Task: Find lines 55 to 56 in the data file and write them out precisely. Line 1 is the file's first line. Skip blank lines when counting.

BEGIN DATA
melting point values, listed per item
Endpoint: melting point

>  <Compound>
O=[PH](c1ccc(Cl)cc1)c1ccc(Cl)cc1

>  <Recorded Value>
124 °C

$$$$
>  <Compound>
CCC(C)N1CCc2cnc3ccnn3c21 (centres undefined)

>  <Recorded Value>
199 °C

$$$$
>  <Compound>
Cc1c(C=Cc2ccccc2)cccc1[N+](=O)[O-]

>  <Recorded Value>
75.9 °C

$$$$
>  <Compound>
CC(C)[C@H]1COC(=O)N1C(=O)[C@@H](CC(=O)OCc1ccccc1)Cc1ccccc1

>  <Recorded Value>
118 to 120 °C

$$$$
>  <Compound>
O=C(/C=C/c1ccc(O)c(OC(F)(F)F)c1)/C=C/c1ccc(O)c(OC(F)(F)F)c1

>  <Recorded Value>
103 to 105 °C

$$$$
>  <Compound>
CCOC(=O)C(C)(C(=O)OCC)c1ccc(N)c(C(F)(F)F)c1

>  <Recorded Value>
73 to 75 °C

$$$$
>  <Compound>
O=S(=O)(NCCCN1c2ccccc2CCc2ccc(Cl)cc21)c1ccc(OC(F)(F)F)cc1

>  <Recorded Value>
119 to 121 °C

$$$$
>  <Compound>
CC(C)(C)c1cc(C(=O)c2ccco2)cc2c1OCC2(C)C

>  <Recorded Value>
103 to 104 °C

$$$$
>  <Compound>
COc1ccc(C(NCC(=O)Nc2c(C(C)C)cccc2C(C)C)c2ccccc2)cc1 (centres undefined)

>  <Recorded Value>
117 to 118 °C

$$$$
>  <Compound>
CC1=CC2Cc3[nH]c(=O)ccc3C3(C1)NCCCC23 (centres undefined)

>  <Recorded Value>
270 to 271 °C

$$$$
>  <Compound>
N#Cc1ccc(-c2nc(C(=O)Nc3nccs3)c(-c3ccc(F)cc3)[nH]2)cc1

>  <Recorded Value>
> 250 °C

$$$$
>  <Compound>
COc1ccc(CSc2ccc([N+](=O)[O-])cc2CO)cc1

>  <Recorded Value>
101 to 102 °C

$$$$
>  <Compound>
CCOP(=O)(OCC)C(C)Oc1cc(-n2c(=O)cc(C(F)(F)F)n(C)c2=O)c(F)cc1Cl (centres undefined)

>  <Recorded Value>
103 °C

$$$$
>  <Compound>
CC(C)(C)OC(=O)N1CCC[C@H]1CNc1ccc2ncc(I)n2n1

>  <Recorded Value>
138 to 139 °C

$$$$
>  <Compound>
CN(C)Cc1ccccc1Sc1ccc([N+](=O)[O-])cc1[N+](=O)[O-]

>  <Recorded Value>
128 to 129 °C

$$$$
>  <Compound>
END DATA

>  <Recorded Value>
> 250 °C